Today in precalculus we worked on a "real life" application of the sine curve. Sure I could have done this without a worksheet, and put the data on the overhead, but I like the sheet because it's a different way of differentiating instruction. Everyone can work at their own pace, and I'm free to wander around helping and hinting instead of being trapped up front talking at the class.
This took about an hour. I basically said, "go" and let them struggle. They had various issues:
*amplitude, how do I find that? (I showed them something more familiar to them, and they then figured it out ... say a sine graph shifted up with max of 10 and min of 6).
* period? what? 360? (no ... think about how long the yearly cycle would be)
* vertical shift? now wait a minute lady (think .... look at old work we've done)
* horizontal shift? what the?!?!?!? how? (think .... )
They finally got through enough of the answers, so we talked it through, and then the final what?????? hey, it doesn't go through EVERY point! That bothers me! Make it stop! (calm down. real life is messy. It's a MODEL. We make assumptions...)
I call this activity Days of Our Lives. I'm curious why you chose the days you did.ReplyDelete
Since this is physics, the points should go through each point exactly if the model is right. I'm very curious about what's wrong with this model, and what a better model would look like. (But have never yet pursued that question.)
These were the days where data was recorded, so that's what we used. And since our model only used the facts of maximum and minimum temperature (after looking at the curve and observing the sinusoidal shape), I don't think it's true that the resulting model has to go through every data point.
And I guess it makes sense that it doesn't. Suppose there was some freak weather pattern one day (in general), then that would be a crazy temperature value that didn't fit a particular model. ....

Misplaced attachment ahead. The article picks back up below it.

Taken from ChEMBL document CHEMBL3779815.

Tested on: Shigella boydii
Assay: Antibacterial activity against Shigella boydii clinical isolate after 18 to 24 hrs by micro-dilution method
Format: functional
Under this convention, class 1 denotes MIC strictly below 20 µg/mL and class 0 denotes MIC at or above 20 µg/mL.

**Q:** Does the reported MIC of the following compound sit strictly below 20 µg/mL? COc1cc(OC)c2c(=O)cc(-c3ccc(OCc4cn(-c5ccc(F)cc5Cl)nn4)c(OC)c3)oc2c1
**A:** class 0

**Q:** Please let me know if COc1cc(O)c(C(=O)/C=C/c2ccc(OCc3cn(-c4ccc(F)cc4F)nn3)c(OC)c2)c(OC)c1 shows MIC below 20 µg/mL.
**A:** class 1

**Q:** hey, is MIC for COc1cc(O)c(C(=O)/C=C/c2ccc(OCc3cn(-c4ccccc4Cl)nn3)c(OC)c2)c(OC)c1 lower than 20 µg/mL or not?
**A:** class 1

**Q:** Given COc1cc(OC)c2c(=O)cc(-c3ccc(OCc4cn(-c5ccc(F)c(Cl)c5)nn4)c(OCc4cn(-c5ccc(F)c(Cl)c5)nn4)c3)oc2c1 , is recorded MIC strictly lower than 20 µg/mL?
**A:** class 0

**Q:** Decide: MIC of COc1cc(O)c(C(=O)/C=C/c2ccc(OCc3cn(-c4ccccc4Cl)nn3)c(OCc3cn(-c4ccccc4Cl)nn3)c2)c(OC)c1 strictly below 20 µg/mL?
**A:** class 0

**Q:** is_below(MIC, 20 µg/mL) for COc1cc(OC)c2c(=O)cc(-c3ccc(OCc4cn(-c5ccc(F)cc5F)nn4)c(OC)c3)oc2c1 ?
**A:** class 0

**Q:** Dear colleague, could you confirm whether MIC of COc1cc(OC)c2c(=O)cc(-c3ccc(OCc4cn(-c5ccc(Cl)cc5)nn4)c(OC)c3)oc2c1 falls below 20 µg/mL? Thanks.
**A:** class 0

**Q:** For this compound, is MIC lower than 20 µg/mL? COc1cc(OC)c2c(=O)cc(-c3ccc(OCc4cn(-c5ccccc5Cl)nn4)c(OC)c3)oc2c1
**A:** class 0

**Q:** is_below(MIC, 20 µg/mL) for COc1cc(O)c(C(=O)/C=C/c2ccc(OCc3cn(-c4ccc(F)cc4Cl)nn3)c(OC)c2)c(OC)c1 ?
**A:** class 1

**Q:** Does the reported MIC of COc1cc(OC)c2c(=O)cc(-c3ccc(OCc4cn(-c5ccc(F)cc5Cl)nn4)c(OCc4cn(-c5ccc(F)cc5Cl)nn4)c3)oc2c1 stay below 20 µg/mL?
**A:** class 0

Anyway, if I remember correctly, our model was:
y = 3.1 sin [(2pi/365)(x - 365/4)]
Are you thinking that there's a better model other than a sine curve? That would be interesting to explore.
It looked like the handout said daylight hours. If you were doing temperature, that's a totally different story. Kinda cool to think about how those two applications differ in relation to the model.ReplyDelete
If you'd like to see the project I use, email me at mathanthologyeditor on gmail. I'm not completely happy with it, and will revise in about a month, when my pre-calc class gets back to trig.
Ackh! You're right, Sue. I was thinking about the homework that was related to temperature. That was what my answer was based on.ReplyDelete
I went back to the source, and he had a good argument as to why the daylight hours problem isn't exactly a sine curve. ... since the movement of the planets is more elliptical than circular, that accounts for it not being exactly a sine graph. ... but it caused a good discussion with my students about models and assumptions and clarity of your work and reasoning.
I'll e-mail you, and thanks for the offer.
This is a really interesting assignment. I do act prep for students, and have seen questions about the Sin curve on the test. When students ask me where this is used in math, I've been at a loss. Finally I have something to which I can refer them! Thanks.ReplyDelete
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